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Thyrotoxicosis in Nigeria—a study of forty-six patients
  1. E. O. Olurin


    In a review of 874 Nigerian patients with various types of thyroid gland disorders, forty-six patients were found to be thyrotoxic (5·3%), supporting the common observation of many authors that thyrotoxicosis is rarer in the African than in Europe and North America where thyrotoxicosis accounts for 20-50% of all thyroidectomies. The incidence of thyrotoxicosis is higher in the female than male though there is a higher proportion of males in this series than in the United Kingdom. There is a higher incidence of secondary thyrotoxicosis than has been reported elsewhere.

    The clinical features of hyperthyroidism in the Nigerian are no different from those reported in other countries, though our patients tend to report rather late. Primary thyrotoxicosis occured a decade earlier in this series than in Britain. Two of the forty-six patients had adenocarcinoma of the thyroid although only in twenty-seven patients was thyroid tissue available for histological examination. Laboratory investigations were essential in borderline cases, especially estimation of the PBI in those with multinodular goitres.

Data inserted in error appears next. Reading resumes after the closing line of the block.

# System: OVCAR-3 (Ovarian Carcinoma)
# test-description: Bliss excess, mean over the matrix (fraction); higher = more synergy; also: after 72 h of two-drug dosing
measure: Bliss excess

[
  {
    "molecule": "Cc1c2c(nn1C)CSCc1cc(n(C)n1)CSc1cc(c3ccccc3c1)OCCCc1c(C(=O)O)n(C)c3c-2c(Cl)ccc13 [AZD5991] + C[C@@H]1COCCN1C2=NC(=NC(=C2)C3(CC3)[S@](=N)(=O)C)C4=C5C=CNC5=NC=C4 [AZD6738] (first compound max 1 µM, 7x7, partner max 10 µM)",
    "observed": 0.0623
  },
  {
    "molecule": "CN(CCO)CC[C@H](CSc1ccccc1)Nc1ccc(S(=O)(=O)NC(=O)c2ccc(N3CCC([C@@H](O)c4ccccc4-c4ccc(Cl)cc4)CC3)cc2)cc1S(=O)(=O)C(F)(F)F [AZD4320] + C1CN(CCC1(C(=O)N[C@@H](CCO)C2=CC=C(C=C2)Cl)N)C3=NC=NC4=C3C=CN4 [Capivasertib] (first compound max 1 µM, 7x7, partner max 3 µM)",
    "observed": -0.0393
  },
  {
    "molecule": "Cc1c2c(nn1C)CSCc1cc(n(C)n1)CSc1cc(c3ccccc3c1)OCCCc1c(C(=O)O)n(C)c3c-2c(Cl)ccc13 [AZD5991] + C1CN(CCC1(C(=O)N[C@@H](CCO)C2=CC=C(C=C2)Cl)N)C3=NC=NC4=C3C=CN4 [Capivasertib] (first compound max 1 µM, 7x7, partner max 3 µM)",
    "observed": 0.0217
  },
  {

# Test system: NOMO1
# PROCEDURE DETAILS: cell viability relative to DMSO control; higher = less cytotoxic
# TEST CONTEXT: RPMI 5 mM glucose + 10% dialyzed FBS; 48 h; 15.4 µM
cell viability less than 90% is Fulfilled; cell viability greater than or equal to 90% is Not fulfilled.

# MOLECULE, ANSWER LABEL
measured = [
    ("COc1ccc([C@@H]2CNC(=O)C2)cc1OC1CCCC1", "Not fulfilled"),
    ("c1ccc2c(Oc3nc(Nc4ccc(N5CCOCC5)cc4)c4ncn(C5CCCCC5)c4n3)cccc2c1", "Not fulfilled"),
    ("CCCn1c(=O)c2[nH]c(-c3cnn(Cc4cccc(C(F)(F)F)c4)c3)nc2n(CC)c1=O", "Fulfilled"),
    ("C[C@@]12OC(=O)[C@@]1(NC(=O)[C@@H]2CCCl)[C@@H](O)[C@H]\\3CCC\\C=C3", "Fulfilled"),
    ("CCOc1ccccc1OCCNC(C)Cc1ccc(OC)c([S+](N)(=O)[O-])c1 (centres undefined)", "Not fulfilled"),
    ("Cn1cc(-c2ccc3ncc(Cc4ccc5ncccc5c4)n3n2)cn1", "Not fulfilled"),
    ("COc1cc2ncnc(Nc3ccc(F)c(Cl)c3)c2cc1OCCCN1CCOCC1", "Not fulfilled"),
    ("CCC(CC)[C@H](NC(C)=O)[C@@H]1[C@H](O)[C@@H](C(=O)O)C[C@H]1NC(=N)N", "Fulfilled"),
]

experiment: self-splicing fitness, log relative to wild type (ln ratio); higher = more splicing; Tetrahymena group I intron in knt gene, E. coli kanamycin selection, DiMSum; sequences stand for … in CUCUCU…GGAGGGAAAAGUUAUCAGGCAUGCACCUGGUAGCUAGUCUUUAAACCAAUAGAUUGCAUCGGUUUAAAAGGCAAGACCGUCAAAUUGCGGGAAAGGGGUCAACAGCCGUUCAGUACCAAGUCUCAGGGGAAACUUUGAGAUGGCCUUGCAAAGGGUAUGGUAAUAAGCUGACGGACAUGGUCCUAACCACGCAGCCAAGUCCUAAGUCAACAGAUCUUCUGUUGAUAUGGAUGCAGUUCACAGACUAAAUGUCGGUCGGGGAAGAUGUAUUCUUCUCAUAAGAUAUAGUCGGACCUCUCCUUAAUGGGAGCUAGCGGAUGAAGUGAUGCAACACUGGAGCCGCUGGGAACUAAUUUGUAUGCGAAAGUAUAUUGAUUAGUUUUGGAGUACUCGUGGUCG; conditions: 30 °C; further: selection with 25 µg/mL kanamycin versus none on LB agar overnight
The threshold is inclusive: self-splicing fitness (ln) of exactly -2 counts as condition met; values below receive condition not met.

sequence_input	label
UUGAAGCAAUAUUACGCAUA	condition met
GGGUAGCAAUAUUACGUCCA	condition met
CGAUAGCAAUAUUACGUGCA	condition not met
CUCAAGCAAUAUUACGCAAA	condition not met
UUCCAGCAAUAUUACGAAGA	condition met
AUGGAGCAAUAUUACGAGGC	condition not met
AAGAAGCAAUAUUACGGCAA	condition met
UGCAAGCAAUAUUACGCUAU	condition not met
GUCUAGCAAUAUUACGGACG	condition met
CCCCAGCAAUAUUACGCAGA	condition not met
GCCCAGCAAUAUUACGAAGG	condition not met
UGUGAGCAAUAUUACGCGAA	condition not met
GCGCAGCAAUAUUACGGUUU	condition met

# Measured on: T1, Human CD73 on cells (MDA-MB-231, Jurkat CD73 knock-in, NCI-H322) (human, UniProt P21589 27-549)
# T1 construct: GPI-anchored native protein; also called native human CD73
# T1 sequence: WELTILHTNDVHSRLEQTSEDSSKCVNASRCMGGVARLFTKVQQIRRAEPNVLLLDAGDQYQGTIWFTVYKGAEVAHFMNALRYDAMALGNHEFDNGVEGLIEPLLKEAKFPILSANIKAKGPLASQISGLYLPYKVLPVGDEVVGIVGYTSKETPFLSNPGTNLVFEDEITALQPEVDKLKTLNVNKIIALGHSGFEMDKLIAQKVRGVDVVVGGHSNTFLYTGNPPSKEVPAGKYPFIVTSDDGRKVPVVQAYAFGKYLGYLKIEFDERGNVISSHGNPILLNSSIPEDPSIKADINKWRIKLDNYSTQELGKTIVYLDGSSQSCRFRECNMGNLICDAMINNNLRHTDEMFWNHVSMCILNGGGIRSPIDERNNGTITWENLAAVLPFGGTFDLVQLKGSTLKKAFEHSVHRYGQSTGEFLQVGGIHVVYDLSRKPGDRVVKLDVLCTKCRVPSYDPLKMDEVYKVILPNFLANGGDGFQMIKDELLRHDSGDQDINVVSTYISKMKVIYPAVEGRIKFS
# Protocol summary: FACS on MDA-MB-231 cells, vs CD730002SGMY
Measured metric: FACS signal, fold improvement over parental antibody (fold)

The standard methods of treatment by antithyroid drugs, 131I and surgery were employed with immediately satisfactory results, though the follow-up was so poor that it is impossible to evaluate the late effects of treatment.

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